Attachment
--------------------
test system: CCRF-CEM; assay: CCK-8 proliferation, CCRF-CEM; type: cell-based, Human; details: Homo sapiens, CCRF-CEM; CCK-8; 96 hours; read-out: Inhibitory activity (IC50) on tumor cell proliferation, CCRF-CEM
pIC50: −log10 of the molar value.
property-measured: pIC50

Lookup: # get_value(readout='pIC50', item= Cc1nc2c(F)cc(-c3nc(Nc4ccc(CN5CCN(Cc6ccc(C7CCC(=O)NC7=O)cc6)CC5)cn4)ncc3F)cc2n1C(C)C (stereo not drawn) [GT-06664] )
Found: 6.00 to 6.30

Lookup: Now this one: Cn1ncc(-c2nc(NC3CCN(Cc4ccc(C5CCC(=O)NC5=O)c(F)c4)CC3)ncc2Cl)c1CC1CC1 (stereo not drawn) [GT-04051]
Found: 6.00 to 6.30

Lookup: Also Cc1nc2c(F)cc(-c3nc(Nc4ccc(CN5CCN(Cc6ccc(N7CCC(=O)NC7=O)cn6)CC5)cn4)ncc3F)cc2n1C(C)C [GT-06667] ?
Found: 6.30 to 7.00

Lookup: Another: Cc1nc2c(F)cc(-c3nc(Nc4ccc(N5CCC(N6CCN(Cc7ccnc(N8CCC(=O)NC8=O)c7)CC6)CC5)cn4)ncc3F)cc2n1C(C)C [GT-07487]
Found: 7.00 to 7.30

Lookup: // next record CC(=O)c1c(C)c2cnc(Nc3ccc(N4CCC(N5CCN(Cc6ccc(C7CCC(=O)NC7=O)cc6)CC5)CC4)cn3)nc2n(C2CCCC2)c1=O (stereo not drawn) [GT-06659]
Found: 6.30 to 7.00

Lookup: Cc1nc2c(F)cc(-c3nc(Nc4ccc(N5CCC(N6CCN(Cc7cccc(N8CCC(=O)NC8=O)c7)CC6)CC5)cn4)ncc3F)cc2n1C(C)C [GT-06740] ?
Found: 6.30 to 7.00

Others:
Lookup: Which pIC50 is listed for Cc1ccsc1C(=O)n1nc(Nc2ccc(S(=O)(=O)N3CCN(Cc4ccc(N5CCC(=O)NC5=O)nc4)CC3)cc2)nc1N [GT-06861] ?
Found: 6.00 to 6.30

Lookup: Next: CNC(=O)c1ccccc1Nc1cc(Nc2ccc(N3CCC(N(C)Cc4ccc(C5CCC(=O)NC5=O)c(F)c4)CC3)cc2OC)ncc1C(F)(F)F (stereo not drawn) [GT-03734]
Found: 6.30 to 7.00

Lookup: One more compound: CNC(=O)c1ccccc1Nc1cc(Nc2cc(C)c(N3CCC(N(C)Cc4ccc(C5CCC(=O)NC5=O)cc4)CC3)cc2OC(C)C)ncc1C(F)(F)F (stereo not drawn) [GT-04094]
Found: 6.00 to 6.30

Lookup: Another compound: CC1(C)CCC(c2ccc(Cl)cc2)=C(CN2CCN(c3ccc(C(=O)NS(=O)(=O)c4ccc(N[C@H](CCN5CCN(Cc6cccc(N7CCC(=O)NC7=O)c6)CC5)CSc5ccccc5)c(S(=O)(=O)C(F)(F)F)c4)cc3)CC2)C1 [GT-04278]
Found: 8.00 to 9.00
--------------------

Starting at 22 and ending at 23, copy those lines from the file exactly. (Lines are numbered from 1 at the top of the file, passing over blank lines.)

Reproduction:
Found: 6.00 to 6.30

Lookup: Another compound: CC1(C)CCC(c2ccc(Cl)cc2)=C(CN2CCN(c3ccc(C(=O)NS(=O)(=O)c4ccc(N[C@H](CCN5CCN(Cc6cccc(N7CCC(=O)NC7=O)c6)CC5)CSc5ccccc5)c(S(=O)(=O)C(F)(F)F)c4)cc3)CC2)C1 [GT-04278]